• Whose parents, guardian or custodian are unable to discharge their responsibilities to and for the child because of incarceration, hospitalization or other physical or mental incapacity..."


How DCYF Responds to Child Abuse and Neglect Reports

When a report of potential abuse or neglect is made:

  • Child abuse and neglect reports are received by child protective staff who comprise a unit the Division for Children, Youth and Families (DCYF) refers to as the Central Intake Unit. Staff accept or screen out the report.
  • If the report is accepted, it is electronically submitted to the DHHS district office responsible for the particular geographic area in which the child resides.
  • A Child Protective Service Worker (CPSW) is assigned to assess allegations in the report.
  • The CPSW is required to obtain information that will enable DCYF to determine if the allegations can be substantiated.

The assessment process requires:

  • Meeting with family and all household members.
  • Interviewing the child victim.
  • Making collateral contacts.
  • Making a determination regarding safety of the child and the potential risk of harm.

Determination outcomes:


  • Allegations are not substantiated.
  • Family may be referred to community services for support.


  • Allegations are substantiated.
  • Services provided to ensure continued safety and well being of child.

Responsibilities of the Child Protective Service Workers:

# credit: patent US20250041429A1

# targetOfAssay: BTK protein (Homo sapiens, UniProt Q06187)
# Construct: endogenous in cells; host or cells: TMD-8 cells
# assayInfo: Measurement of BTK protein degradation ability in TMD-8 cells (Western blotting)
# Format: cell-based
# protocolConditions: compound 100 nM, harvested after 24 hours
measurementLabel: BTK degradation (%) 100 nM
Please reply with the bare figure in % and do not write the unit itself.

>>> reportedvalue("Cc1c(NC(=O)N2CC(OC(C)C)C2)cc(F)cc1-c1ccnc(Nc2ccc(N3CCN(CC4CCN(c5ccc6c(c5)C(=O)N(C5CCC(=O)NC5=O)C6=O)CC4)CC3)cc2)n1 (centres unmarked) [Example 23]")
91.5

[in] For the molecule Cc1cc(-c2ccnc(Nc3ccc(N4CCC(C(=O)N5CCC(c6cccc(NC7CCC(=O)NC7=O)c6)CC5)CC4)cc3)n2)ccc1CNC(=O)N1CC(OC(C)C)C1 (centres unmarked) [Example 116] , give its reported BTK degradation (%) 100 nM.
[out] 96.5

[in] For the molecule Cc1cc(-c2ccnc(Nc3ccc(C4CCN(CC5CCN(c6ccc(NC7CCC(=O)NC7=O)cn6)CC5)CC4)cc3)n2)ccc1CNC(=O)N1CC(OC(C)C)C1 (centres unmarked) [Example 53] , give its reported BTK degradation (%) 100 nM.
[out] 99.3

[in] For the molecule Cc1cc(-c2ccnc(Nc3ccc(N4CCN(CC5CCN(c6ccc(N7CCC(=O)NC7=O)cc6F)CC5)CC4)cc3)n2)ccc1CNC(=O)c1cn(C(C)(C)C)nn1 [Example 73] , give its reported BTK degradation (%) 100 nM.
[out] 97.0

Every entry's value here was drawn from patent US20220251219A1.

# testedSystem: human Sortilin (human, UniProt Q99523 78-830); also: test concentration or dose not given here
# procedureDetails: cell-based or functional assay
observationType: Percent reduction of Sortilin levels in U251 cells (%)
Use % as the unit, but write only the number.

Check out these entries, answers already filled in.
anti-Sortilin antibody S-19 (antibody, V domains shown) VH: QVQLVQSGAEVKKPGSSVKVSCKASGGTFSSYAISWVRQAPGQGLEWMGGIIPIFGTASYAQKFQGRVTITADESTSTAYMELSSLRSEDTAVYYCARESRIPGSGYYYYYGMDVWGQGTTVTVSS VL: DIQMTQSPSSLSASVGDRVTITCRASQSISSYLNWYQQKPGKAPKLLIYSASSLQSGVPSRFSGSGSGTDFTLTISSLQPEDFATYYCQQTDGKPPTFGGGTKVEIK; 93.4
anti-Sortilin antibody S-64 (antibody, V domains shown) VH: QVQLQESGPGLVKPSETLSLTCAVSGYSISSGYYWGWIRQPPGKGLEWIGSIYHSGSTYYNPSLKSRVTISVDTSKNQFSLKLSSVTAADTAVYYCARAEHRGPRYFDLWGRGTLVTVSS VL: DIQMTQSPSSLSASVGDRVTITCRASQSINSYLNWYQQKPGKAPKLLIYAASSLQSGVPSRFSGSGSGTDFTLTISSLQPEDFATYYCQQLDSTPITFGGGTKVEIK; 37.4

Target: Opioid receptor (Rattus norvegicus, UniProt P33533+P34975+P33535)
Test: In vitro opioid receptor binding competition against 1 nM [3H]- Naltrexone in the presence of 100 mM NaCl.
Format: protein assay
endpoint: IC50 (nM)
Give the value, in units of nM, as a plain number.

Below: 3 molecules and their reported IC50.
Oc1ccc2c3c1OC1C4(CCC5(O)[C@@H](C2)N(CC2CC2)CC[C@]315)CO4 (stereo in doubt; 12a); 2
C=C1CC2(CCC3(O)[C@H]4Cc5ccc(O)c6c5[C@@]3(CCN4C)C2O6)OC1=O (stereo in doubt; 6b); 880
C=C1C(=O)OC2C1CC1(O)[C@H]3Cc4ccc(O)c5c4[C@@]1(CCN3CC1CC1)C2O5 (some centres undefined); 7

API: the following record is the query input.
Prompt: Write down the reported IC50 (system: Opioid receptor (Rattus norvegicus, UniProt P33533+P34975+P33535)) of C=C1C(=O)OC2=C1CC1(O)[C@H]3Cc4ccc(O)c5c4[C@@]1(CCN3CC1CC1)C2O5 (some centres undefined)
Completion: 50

• Assess suspected cases of abuse and neglect.
  • Assist the family in identifying the problem.
  • Provide in-home visits and supportive services to help children stay at home with their families.
  • Coordinate community and DCYF services for the family.
  • Consult with domestic violence specialists, drug and alcohol counselors, and mental health therapists when appropriate.
  • Petition the court for removal of the child when necessary.
  • Arrange for the child's placement in foster care or a residential care facility.
  • Review the family's case plan every 6 months.

Currently, DCYF contracts with Easter Seals for its after-hours response coverage. The number is 1-800-685-8772. The after-hours response, includes:

  • After-hours placements for children in immediate need of care due to abuse or neglect;
  • Management of non-emergency calls;
  • Messages to be turned over to DCYF the next work day;
  • Information and referral services to community-based agencies that can provide needed services for families; and
  • Individuals who call to provide information and support to police who take calls during DCYF non-work hours.

The involvement of DCYF in a family's life to protect a child is a highly sensitive and confidential matter. DCYF is restricted by NH statutes and federal laws regarding information it can discuss with individuals outside of the child's immediate family. NH law requires DCYF to forward reports of child sexual abuse or severe physical abuse to law enforcement.


This information was obtained from:
**This information was obtained from: